The Nigerian National Petroleum Corporation (NNPC) Tuesday stated that an $800 million loss of crude oil worth so far in 2018, despite a previous security contract, led to its decision to cancel and re-award the contract for security of 87-kilometre Trans Forcados Pipeline (TFP) to a new firm.
A statement in Abuja by the Corporation explained that the decision to assign the TFP surveillance package to indigenous firm, Ocean Marine Solutions, was reached after consideration of the stated losses.
The Corporation noted that it reached the decision after appraising the new company’s record of performance on the Bonny-Port Harcourt and Warri-Escravos crude evacuation lines, and found it impressive. It added that the new contract would entail Ocean Marine paying for any damage to any inch of pipeline under its watch.
The Corporation explained further that owing to massive losses in projected revenue, stakeholders in the TFP which reportedly account for daily production throughput of over 250,000 barrels of crude oil were unanimous in the decision to seek better ways of ensuring reliability and availability of the line, hence, the termination of its previous security deal.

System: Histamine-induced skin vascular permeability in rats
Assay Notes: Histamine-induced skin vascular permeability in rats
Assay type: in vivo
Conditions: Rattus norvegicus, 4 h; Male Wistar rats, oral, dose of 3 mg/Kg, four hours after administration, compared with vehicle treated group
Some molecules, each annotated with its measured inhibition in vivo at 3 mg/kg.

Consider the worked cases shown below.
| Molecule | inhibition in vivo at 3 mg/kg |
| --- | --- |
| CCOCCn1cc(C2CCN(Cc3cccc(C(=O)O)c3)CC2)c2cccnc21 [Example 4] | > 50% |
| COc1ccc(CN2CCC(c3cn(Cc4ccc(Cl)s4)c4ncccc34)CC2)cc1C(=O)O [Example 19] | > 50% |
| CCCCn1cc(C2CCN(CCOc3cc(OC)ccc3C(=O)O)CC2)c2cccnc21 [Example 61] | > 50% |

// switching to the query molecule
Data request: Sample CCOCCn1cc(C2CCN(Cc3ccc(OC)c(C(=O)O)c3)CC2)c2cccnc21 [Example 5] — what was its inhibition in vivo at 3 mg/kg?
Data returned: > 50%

Giving more insight. NNPC said “In 2018, we lost over 60 days of production due to incessant breaches on the TFP despite having a security contract in place. In terms of production numbers, this translates to over 11 million barrels of crude oil which on face value equates to over $800 million in lost revenue to all the stakeholders in the matrix which includes NNPC, its Joint Venture partners and the Nigerian Federation.”
Furthermore, the statement said under the old contract, the NNPC and its stakeholders spent over $32 million on repairs, protection of the TFP and clean-up.
It noted that no responsible business entity or government would allow such level of loss to go on without taking swift actions to stop the losses.
“This arrangement is totally different from the old order where the contractor gets paid for surveillance duties and totally exempted from repair cost or any form of responsibility in the event of any line break or breach to the pipeline he is paid to watch,” the statement noted.
On concerns that the new contract did not go through due process as mandated by law, NNPC said the government-approved procurement processes and procedures in the award of highly sensitive national security contracts were followed.